For improvements, the design team can begin evaluation of massing considerations, foundation options, alternatives for wall assembly structures, and so forth. When these options are defined as a team, one can start with the apples-to-apples comparisons that lead to reasonable change. When these comparisons occur earlier in the design phase, bigger, more impactful changes can be made on the fundamental elements of a project.


The next stage of improvements looks at system evaluations.  When working with a multidisciplinary team, we strongly encourage them to evaluate the planned building enclosure assemblies and determine the quantities and ratios of material types like brick, precast, metal panel, or other materials. A willingness to increase, decrease or alter the use of materials based on their environmental impact can help the project retain the desired architectural language while making inroads on the building’s embodied carbon.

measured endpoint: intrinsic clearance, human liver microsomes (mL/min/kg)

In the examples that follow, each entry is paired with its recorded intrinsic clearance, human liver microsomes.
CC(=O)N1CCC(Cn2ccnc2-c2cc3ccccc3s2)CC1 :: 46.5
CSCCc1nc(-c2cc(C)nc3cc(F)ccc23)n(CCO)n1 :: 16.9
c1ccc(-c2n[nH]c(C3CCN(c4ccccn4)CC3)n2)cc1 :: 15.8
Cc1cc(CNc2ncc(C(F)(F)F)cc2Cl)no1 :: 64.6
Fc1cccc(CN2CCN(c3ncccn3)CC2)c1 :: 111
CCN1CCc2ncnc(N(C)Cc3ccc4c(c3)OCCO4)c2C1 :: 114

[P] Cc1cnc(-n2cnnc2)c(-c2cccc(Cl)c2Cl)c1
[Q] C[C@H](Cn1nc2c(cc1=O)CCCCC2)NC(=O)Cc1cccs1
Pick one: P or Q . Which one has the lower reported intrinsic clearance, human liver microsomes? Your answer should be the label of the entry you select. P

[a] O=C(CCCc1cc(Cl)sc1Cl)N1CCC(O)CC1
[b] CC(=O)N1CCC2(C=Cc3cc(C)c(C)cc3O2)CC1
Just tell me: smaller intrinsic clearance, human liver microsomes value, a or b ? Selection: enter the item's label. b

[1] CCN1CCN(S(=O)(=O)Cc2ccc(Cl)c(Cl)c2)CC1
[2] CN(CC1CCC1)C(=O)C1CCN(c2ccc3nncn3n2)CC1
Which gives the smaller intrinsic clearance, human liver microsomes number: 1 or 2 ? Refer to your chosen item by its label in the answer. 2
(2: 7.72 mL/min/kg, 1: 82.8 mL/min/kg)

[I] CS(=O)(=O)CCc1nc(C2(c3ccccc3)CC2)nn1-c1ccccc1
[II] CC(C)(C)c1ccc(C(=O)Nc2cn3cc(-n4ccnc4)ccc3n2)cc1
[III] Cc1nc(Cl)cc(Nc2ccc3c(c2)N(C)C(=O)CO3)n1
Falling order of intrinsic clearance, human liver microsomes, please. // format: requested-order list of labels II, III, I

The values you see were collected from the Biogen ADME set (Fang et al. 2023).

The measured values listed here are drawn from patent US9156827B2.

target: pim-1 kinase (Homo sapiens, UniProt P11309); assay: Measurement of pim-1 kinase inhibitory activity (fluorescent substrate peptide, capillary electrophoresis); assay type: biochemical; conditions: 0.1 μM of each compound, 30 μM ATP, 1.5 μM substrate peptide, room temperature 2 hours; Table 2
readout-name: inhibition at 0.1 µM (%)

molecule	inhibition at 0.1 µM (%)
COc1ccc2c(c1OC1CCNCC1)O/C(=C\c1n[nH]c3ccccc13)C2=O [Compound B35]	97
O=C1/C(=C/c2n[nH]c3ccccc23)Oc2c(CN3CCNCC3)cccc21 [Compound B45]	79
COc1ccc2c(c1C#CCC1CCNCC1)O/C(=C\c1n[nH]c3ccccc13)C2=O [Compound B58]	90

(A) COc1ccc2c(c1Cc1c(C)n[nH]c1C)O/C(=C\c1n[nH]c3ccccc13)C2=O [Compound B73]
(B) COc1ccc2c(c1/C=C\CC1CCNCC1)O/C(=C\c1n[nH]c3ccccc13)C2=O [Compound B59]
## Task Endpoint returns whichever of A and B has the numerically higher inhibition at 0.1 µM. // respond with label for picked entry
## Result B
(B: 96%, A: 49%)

After addressing the big items like structural elements and wall assemblies, it’s time to extend this “environmental economizing” mindset into decision making on all materials on the project because each has their own “footprint” based on their source, their manufacturing, etc. So, winnowing down the carbon signature of each commodity (brick, steel, etc.) by ranking the specific emissions characteristics of options from different manufacturers, one can develop highly detailed materials requirements that accelerate progress toward the best possible score.